Wednesday, March 11, 2009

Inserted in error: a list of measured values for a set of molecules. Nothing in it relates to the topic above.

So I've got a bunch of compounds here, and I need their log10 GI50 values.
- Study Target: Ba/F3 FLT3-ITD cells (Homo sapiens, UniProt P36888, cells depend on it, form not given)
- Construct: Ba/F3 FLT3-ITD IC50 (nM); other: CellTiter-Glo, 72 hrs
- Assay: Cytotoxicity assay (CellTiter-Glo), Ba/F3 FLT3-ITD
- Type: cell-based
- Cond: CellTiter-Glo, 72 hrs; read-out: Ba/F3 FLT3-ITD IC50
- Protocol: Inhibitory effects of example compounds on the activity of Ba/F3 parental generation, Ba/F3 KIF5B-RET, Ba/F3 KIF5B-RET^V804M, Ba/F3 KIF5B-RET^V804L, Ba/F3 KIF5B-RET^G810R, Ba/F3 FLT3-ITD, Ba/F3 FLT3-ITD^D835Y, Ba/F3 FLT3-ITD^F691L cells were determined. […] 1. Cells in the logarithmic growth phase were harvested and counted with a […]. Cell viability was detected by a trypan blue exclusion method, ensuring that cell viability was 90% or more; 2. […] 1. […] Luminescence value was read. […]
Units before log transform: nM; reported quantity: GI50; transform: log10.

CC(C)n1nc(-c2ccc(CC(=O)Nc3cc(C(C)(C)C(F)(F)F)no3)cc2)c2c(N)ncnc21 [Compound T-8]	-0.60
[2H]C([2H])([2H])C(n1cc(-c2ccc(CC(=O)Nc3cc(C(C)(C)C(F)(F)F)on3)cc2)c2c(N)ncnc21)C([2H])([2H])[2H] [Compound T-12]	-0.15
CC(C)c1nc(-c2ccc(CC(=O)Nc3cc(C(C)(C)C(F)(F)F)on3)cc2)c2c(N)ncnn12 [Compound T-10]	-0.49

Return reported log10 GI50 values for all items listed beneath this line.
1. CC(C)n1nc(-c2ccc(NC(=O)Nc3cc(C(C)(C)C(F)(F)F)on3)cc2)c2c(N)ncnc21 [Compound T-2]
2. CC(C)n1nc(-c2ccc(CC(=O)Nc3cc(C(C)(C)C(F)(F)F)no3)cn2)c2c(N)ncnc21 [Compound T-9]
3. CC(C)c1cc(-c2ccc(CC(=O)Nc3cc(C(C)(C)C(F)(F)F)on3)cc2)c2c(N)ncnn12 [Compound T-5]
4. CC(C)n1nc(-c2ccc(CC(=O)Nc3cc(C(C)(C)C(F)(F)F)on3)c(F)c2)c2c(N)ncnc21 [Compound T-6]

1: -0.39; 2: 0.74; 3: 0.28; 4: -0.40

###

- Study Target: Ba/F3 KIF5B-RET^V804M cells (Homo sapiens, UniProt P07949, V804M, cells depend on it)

President Obama's Dangerous Control Agenda, Tying Up the Free Market System Due to Bad Al Gore Science